Is Your Home Still an Investment?


The housing collapse may be bottoming out, with buyers moving back into some of the hardest-hit markets.

If so, it’s a good time for home shoppers to review some of the lessons of the boom-bust cycle, to avoid making the same mistakes again.

Most important: a house is a home, not a road to riches.

The housing crisis arose out of the belief that home prices would always go up. Buyers would pay just about anything, taking out enormous, high-risk loans if necessary, confident they couldn’t lose. Buyers, sellers, real estate agents and lenders just rolled their eyes when naysayers pointed out that home prices cannot go up faster than incomes forever.

Of course, the naysayers were right, and prices collapsed in much of the country.

Now hard-hit areas like Sacramento, Las Vegas and parts of Florida are reporting a surge in home sales, though prices in the most devastated areas are only half what they were a few years ago.

Low prices and rock-bottom interest rates make a house purchase tempting, especially for the first-time buyer who doesn’t need to sell one home to buy another. Interest on a 30-year, fixed-rate mortgage averages 5.06 percent, according to the survey.

The Fixed Mortgage Loan Calculator says you’d pay just over $540 a month on a $100,000 loan at that rate. Put another way, a household with $75,000 in income and no other debts could qualify for a $312,000 mortgage, according to the Maximum Mortgage Calculator.

But seeking the biggest possible loan is so…well, 2006. These days, it’s best to keep payments low in case of a financial setback like a lost job.

Gains are misleading. Profits on home values aren’t as stupendous as many people think. According to Freddie Mac (Stock Quote: FRE) home values grow at about 1.5 percentage points above the inflation rate over the long term. Stocks have averaged about 7 points above inflation.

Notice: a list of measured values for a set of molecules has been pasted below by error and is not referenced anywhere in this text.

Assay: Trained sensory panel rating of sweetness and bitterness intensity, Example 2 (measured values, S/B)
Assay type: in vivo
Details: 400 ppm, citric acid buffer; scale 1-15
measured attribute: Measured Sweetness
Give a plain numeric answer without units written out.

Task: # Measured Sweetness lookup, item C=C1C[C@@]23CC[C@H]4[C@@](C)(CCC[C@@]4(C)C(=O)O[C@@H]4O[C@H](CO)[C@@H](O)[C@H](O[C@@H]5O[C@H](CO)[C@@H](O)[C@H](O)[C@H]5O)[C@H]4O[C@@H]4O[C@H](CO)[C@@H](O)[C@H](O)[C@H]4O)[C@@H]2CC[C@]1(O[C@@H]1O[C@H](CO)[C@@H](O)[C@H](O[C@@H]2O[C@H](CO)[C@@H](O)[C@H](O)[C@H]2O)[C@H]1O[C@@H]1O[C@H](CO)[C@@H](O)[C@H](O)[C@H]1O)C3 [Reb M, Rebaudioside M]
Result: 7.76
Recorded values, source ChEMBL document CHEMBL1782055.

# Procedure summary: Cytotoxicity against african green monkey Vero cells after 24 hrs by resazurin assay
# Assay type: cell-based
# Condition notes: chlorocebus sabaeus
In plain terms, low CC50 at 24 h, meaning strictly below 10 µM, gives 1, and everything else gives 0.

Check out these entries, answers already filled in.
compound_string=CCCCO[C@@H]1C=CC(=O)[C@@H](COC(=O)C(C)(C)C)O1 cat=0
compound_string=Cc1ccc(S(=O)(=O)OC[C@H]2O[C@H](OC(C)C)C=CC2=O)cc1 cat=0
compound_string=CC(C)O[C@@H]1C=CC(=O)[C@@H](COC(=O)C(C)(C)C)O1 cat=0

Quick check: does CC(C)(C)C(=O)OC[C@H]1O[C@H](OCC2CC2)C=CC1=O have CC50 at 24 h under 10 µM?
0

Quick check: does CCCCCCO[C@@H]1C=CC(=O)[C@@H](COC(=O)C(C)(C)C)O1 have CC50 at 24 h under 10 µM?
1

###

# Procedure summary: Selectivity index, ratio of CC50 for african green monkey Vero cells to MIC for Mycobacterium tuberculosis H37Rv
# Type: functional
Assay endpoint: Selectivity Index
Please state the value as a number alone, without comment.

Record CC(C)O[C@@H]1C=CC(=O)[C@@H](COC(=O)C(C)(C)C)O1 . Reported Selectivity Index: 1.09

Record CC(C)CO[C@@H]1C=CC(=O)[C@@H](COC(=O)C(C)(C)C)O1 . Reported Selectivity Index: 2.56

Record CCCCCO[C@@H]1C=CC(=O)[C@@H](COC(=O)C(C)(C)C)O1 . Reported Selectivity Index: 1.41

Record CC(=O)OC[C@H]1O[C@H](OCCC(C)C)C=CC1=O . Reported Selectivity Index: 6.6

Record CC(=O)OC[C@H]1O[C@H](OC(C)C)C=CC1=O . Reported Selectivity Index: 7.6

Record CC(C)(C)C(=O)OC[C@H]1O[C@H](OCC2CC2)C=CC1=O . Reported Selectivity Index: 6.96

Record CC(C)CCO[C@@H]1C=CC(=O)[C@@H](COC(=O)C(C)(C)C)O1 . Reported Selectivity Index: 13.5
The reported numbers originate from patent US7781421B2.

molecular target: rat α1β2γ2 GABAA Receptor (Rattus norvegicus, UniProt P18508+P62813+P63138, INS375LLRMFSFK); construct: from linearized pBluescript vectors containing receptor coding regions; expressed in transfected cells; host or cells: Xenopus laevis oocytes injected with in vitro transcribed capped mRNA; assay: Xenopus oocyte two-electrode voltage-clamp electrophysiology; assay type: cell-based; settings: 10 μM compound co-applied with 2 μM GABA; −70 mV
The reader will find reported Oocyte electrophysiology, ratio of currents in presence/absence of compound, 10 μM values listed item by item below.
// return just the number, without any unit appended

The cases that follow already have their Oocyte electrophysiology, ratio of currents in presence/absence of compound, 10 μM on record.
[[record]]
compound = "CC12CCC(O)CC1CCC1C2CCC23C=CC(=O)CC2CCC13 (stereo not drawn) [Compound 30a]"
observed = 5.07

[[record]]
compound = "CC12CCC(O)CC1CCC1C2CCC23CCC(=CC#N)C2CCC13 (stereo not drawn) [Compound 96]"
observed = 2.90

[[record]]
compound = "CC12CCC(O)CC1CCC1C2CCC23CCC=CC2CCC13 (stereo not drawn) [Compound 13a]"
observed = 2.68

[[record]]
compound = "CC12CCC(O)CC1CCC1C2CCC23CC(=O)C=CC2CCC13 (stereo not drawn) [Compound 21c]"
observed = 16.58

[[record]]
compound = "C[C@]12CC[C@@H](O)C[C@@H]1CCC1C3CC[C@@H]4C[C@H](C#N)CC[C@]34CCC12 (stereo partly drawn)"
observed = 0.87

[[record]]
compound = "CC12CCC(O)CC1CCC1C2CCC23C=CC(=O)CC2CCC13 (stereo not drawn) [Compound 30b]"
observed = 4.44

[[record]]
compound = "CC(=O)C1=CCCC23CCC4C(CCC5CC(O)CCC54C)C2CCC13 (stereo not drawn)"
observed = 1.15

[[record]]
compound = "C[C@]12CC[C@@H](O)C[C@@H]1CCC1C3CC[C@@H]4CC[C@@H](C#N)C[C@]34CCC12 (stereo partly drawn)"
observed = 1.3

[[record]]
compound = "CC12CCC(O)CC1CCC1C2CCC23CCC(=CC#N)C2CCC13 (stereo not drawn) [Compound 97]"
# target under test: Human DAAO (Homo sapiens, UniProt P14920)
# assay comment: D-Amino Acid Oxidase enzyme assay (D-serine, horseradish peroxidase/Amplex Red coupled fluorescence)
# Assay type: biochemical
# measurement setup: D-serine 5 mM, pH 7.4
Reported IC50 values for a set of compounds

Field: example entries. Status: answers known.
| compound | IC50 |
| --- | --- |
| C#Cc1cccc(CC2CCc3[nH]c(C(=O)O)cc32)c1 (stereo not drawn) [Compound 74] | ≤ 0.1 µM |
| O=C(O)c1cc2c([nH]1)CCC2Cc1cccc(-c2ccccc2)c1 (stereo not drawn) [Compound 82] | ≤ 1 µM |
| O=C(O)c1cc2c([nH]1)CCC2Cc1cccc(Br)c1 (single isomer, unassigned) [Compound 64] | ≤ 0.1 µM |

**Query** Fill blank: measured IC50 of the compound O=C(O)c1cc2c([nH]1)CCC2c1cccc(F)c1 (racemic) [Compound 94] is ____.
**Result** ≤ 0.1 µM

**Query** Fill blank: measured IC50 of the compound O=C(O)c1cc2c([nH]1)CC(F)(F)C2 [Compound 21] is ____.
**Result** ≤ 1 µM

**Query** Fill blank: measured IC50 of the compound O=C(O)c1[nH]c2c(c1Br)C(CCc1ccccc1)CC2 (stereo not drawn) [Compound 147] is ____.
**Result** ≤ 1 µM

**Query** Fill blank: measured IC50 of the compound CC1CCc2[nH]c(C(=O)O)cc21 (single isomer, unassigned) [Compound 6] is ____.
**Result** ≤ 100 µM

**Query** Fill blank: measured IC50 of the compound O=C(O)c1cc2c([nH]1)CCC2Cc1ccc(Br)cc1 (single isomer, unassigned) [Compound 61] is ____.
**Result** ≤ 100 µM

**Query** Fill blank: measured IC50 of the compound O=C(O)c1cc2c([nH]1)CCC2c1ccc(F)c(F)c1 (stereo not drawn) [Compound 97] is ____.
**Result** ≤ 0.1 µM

And if you count interest, taxes, insurance and maintenance, the cost of ownership can be two to three times higher than the initial purchase price used in Freddie Mac’s analysis, meaning you can lose money over time, not make it.

Even if your home skyrockets in value, others probably will, too. It will take all the money you make on one home to buy the next.

Stay for the long term. Despite signs of life, the mortgage market is still risky, and prices could continue to fall in many areas. Don’t buy if you expect you’ll have to move in four or five years. You need more time, perhaps seven, eight, or even 10 years, for appreciation to offset any initial price drop, real estate transfer taxes, agent’s sales commission and other selling costs that chew into sales proceeds.

Get a simple mortgage. Exotic mortgages like subprime and interest-only loans are scarce these days, but lenders are offering various types of adjustable-rate mortgages (ARMs). It’s better to lock in a fixed rate loan at today’s bargain prices than to risk higher rates and payments later with an adjustable mortgage. Use the ARM vs. Fixed Rate Mortgage calculator to weigh the alternatives.

It’s not a piggy bank. If your new home does grow in value, resist the temptation to extract cash with a refinancing or home equity loan. You’ll need the added value to buy your next home, and new borrowing will increase your interest costs. The lower your debt relative to the property’s value, the easier it will be to sell in a hurry if a new job or other event forces you to move.

Related Stories:

•    In Favor of Home Ownership: 5 Reasons to Buy
•    Understanding Home Equity Loan Deductions
•    Buying a New Home? Sell Your Old One First

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